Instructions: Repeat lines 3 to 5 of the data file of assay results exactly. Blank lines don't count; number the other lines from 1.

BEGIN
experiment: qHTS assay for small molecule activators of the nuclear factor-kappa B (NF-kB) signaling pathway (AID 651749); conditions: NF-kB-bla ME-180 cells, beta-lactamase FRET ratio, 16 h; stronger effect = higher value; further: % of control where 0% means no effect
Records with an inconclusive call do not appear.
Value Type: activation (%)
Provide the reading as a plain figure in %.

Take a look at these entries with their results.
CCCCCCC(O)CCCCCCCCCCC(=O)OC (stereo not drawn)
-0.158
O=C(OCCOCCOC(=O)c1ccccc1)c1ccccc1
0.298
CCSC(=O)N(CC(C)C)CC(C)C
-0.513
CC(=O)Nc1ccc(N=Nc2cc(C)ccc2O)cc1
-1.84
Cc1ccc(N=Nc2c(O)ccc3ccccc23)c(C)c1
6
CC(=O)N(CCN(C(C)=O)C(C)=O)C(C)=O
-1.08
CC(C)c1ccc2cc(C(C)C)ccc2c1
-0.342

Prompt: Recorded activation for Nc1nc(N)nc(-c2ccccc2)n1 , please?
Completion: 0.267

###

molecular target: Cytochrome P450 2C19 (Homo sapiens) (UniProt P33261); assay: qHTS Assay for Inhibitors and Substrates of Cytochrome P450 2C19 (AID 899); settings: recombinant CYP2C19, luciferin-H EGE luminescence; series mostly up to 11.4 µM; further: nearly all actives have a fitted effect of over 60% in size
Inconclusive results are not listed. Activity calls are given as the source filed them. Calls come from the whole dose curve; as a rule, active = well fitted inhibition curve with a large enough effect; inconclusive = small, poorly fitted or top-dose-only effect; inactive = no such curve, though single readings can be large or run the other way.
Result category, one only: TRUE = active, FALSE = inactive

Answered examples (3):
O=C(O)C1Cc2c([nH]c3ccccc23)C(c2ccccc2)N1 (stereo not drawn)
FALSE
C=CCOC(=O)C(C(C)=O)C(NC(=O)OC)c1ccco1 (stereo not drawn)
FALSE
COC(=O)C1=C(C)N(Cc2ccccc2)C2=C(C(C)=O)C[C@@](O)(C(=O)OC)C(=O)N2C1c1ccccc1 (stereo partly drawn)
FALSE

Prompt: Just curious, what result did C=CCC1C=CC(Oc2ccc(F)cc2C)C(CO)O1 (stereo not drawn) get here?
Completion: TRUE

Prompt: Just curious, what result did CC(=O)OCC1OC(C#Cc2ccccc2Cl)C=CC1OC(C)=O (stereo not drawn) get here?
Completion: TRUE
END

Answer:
Value Type: activation (%)
Provide the reading as a plain figure in %.

Take a look at these entries with their results.